The next two skills frequently occur at the beginning (for the first) and at the end (for the second) of the relationship. The first is the introduction. I have elaborated on this portion many times, especially when discussing the documentation that occurs at the beginning. I will most liley be updating that section soon. This has more to do with how one acts at the beginning of a clinical relationship and at the start of all sessions. Confidence is key here, as it starts the relationship off on good footing and allows the client to see the clinician as someone who might actually help them. It is important in the first introduction to talk about fees, credentials, past history in psychotherapy, experience, orientation, and any paperwork that must be completed. It is important to ask for questions and concerns throughout, as airing these might allow for good discussion topics and make the client as comfortable as possible. That work - comfort - is very much something that is highly important in the first session. I think that making the client as comfortable as possible can only echo well throughout the rest of therapy. Every session also has some kind of introduction, which can change very much based on the clinician and their therapeutic approach. A clinician could create a set agenda or start out with a general question, such as "So, what's going on?" or "What would you like to talk about?" I guess comfort is just as important to the clinician, but in a different sense. The clinician is supposed to be relatively comfortable in the chair, so the introduction is just as much for him or her as it is for the client to ensure that there is a good fit or match between the two parties.
     This next one seems to, again, be an issue that is frequently regulated based upon theoretical orientation. This is unfortunate, as feedback is good for both parties and very good for future discussion and planning. Oddly, I think that most theories could easily accept the feedback rule and integrate it into themselves. Bringing the conversation back to the present with a feedback question is very existential-focused. I think that a behaviorist can get behind this question as well in their constant search for feedback and numbers-based results. Feedback allows the client to give their thoughts on the conduct of each party as well as the discussion and give good insight for the clinician as to what is important in current therapy to them and figure out what they are getting from therapy. Clinicians are on the receiving end of this and use the feedback to alter their own case conceptualization and change now they are engaging in therapy with the client. I'm not sure that it must be a rule as to when the feedback question is asked. I can see wisdom in sometimes asking the question during the middle of the session, especially to check whether an intervention has landed, though I would say that ending the session with the question might be a good idea to write good notes and track milestones in the client's treatment.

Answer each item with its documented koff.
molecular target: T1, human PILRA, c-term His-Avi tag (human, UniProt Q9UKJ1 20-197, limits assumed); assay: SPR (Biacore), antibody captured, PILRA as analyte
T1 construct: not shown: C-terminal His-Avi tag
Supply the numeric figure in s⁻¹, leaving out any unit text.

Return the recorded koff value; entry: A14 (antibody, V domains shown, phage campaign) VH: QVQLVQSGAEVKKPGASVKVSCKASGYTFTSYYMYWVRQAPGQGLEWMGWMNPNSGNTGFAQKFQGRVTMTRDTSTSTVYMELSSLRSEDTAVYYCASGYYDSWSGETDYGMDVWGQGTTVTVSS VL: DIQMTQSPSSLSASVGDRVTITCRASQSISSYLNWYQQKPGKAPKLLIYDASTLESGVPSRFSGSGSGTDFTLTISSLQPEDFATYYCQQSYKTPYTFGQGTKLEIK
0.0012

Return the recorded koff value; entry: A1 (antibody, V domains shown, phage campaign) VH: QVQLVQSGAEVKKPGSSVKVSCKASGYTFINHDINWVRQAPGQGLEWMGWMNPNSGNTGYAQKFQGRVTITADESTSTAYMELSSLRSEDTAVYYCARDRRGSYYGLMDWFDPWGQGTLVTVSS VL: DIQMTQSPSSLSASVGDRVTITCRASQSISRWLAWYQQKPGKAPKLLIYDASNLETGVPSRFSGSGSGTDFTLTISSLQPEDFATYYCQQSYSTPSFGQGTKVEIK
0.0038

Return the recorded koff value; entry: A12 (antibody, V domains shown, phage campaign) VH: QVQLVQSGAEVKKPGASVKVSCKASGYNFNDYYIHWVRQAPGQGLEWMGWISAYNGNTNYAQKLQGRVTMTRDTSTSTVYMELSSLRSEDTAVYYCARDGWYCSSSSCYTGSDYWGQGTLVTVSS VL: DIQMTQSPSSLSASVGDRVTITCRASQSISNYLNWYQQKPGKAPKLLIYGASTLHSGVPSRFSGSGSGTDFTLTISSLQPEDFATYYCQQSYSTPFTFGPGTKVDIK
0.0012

The last point that I will mention here is a sometimes difficult balance that any counselor has to make between showing self and not showing self in session. This can be better said. Many counselors have to deal with this question: How much of myself do I show in session versus showing a more generic therapist self? This is a very good question that can easily affect how a clinician behaves in session. Some therapists have an innate ability to add themselves genuinely into the conversation. They can highlight their own behaviors subtly and model what a healthy individual might act like. Some clinicians use the role of clinician as a foundation or base to act in a way that they find appropriate. I can't say that one is necessarily better than the other, though I do think that there should be a balance because clients can tell when a clinician is hiding things and/or not being up-front with their feelings.